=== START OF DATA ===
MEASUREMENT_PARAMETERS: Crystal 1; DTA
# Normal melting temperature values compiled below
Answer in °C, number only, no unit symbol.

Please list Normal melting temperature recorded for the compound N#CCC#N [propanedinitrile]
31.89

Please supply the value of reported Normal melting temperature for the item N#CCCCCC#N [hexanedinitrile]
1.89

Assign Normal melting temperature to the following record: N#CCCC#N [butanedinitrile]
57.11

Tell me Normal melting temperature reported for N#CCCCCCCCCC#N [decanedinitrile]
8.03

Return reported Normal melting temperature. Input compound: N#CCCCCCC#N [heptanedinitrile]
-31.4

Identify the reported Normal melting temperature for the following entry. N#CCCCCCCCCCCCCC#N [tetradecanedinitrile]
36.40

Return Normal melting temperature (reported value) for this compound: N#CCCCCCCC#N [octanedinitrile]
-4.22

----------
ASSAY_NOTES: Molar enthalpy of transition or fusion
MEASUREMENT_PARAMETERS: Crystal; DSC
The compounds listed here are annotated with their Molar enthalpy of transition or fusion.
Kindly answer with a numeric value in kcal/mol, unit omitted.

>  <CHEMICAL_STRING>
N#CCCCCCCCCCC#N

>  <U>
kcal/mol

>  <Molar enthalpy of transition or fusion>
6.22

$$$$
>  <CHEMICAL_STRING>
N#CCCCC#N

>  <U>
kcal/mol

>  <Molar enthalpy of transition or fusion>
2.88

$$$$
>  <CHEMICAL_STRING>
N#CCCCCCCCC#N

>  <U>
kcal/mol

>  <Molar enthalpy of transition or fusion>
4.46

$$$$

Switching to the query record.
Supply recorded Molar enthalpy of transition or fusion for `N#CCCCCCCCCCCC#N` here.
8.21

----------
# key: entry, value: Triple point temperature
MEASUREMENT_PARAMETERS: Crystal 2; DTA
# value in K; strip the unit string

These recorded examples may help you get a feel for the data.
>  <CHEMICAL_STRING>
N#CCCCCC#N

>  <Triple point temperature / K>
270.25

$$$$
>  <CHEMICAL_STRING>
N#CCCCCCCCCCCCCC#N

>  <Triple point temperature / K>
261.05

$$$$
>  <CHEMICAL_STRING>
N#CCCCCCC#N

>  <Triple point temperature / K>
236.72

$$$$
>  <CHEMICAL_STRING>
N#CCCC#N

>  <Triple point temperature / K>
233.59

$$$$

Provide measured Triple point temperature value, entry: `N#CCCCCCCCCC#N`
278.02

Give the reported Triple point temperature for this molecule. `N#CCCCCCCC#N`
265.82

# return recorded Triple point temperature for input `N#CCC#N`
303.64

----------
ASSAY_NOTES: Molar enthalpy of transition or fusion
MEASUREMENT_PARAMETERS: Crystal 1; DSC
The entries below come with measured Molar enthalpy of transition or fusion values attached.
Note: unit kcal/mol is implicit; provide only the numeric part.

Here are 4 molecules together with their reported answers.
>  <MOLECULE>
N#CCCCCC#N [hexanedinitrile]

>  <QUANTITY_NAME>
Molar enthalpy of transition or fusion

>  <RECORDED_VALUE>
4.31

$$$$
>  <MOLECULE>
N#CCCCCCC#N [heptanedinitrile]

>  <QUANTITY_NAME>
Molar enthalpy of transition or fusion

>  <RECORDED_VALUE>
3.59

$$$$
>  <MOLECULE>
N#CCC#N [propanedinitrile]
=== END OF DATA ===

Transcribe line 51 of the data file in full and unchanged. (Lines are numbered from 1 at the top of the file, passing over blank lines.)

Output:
These recorded examples may help you get a feel for the data.